Anatomy of a Broken Ankle
A tackle. A fall. An awkward twist. They can all result in a fractured, or broken ankle. It is possible that more than one of the bones and joints that comprise the ankle can break at the same time, and sometimes even snap out of place. This is a widespread injury among athletes, but it can happen to anyone.
Symptoms of a Fracture
Because this condition is usually caused by a sudden impact, it is typically diagnosed and treated soon after it happens. An obvious sign is a bone protruding from your skin. However, sometimes even a broken bone can go unnoticed. If you feel that this may be the case with you, there are several signs to help you know if you’ve been seriously hurt. First, are you in pain? Pain is an effective indicator of injury. It helps us know if there is damage that needs to be taken care of in our bodies.
Is the pain worsened when you try to bear weight on your foot? A broken ankle often will make it difficult to walk. Think of it as a building missing a piece of its foundation—the building then has difficulty standing secure. The same is true with your foot. If one piece is out of place, it can affect your overall stability.
Next, look to see if there is any swelling. Check for bruising around your foot and lower leg as well. Has the shape of your ankle changed? These are all tell-tale signs that a break has possibly occurred.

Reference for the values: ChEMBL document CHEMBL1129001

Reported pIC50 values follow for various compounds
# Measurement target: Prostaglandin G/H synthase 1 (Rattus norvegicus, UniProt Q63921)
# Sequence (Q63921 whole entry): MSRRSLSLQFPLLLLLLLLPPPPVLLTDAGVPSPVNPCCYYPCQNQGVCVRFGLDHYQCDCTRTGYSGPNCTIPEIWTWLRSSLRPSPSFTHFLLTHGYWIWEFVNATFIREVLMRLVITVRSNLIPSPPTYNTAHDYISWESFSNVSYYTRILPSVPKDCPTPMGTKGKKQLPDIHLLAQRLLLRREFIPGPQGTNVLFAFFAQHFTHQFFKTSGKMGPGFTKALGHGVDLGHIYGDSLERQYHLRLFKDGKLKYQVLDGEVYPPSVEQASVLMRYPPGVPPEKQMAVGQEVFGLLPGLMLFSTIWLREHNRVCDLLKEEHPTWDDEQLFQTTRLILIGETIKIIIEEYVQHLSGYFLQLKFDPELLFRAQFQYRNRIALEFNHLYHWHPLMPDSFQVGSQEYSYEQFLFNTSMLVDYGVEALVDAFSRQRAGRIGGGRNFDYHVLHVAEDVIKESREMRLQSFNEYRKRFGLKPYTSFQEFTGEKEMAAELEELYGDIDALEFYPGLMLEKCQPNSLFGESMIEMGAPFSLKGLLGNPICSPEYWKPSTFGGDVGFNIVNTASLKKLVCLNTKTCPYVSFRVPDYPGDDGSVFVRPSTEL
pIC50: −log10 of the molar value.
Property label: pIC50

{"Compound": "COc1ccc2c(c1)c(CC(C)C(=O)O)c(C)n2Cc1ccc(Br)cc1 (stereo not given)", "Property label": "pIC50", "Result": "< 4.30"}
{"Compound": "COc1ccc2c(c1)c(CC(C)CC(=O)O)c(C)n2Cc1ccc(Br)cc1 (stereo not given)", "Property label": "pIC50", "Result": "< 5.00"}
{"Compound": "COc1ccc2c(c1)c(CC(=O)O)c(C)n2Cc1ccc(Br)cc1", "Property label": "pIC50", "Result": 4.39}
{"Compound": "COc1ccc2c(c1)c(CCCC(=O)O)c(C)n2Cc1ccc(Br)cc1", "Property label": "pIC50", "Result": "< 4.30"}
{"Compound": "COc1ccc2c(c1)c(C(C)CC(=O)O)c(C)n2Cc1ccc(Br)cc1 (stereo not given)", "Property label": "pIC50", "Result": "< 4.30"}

Diagnosing a Break
If your bone is protruding, it’s important not touch it or try to reinsert, realign, or straighten it on your own, as this could lead to further damage. If there is no obvious protrusion, a fracture can be diagnosed by use of an X-ray, which will provide an interior view of your bones and help determine the severity and location of the break. Sometimes, you may have a CT or MRI as well, to give a more thorough close-up. Another method is to undergo a stress test. This is when pressure is applied to the area before a specific kind of X-ray is taken.
Treatment and Long-Term Outlook
Treatment plans vary depending on the kind of fracture you have received. Usually, you’ll wear a hard cast for six to eight weeks to keep the bone in position while it heals. During this time, try to stay off of your feet whenever possible, and elevate your leg as often as you can.
For some, surgery may be necessary. A short duration in the hospital, ranging from two to three days, is common after the procedure. Afterward, a plan for your individual needs will be designed to help the healing process. This typically consists of a cast and/or physical therapy.
With the right recovery tools and patience, you can return to your normal lifestyle.
If you think that you have suffered a broken ankle, Dr. Michael Stein and Zeindelin Ahmad from Foot Doctor of the East Bay can help. Visit our offices in San Leandro, Los Gatos, or Pleasanton, CA today. The sooner you treat your fractured foot the better!